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Cheese is a kind of food derived from milk. It can produce a variety of flavors, textures and forms through the condensation of milk protein casein. It contains protein and fat in milk, usually cow, buffalo, goat or sheep's milk. In the production process, milk is usually acidified, and the addition of rennet will cause coagulation. Separate solids and press to final form. Some cheeses have mold on the skin or on the whole surface. Most cheese melts at cooking temperature.

Hundreds of cheeses from different countries have been produced. Their style, texture and flavor depend on the source of milk (including animal diet), pasteurization, butter content, bacteria and mold, processing and aging. Herbs, spices or wood smoke can be used as flavoring. Many cheeses, such as red Leicester, are made from yellow to red by the addition of annatto. Other ingredients may be added to some cheeses, such as black pepper, garlic, chives or cranberries.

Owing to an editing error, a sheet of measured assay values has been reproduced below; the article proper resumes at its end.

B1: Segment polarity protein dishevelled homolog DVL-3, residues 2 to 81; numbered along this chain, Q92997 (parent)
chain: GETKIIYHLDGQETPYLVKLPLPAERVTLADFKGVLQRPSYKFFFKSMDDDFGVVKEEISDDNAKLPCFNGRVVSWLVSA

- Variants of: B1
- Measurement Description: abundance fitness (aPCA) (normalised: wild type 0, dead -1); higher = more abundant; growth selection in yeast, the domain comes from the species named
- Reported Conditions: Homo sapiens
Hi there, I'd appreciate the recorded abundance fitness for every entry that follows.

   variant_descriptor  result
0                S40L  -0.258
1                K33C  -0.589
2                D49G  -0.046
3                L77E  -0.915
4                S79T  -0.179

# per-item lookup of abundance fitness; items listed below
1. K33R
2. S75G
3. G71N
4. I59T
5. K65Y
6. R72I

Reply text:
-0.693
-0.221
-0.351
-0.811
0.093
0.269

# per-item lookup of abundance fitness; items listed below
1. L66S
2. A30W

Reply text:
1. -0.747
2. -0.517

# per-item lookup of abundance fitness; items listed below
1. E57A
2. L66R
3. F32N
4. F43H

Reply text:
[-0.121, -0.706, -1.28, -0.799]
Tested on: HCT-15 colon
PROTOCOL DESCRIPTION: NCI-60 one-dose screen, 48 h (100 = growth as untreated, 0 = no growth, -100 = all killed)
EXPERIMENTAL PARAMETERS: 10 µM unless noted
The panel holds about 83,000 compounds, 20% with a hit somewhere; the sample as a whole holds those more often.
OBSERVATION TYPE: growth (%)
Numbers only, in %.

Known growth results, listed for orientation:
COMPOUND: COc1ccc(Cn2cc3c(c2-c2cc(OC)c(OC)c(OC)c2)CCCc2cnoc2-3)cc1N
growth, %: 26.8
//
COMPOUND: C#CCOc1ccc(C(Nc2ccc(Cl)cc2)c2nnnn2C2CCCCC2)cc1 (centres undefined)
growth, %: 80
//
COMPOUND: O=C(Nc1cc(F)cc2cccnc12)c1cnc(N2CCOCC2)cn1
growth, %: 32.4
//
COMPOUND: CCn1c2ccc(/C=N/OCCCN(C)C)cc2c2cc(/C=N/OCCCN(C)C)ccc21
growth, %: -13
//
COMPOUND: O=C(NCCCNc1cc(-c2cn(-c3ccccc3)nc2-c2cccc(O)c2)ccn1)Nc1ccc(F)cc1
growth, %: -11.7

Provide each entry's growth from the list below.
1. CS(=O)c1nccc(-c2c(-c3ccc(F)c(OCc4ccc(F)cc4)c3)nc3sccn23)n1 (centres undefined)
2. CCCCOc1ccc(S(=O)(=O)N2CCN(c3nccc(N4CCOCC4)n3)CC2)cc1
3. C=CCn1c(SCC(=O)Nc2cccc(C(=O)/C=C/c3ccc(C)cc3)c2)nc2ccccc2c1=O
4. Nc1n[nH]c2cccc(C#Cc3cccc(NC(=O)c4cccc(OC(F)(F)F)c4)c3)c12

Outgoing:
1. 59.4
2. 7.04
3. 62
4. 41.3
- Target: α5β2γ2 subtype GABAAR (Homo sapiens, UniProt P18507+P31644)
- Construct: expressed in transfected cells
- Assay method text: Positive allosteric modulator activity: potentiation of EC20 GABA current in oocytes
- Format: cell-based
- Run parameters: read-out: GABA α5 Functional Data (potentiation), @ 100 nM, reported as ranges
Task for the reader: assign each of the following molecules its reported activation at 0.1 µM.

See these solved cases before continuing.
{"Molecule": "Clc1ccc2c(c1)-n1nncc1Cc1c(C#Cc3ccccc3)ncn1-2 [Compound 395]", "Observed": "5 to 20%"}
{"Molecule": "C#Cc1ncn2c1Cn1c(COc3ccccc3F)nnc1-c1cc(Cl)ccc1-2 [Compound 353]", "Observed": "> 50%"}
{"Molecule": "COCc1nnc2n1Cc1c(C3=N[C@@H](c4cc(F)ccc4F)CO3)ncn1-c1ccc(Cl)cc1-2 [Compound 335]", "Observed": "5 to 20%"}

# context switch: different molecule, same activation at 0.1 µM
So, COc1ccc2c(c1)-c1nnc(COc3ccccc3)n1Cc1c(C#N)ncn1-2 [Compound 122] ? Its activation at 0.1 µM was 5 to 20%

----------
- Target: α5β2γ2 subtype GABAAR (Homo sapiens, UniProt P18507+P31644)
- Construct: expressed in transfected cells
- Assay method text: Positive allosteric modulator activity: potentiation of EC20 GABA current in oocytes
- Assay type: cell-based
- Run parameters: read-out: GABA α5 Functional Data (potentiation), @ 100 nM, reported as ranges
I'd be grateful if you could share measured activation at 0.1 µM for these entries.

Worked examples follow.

For some cheeses, milk is condensed by adding acid (such as vinegar or lemon juice). Most cheese is acidified to a lesser degree by bacteria that turn milk sugar into lactic acid, which can then be coagulated by adding rennet. A vegetarian alternative to rennet is available; most are produced by the fermentation of the fungus Mucor miehei, but others are extracted from various species of the Cynara thistle family. Cheese makers in the vicinity of dairy areas may benefit from fresh, low-cost milk and lower transportation costs.

Cheese is valued for its portability, long life and high content of fat, protein, calcium and phosphorus. Cheese is denser than milk and has a longer shelf life than milk, although how long cheese will remain depends on the type of cheese. The label on the cheese package usually states that the cheese should be eaten within three to five days after opening. Generally speaking, hard cheese (such as parmesan cheese) has a longer service life than soft cheese (such as brie or goat cheese). Some cheeses have a long service life, especially when packaged in a protective peel, and can be sold in a favorable market.

There are some controversies about the best way to store cheese, but some experts say wrapping it in cheese paper can provide the best results. The inside of the cheese paper is coated with porous plastic and the outside is covered with wax. This particular combination of internal plastic and external wax protects the cheese by allowing the condensate core on the cheese to be sucked away while preventing moisture from escaping from the cheese.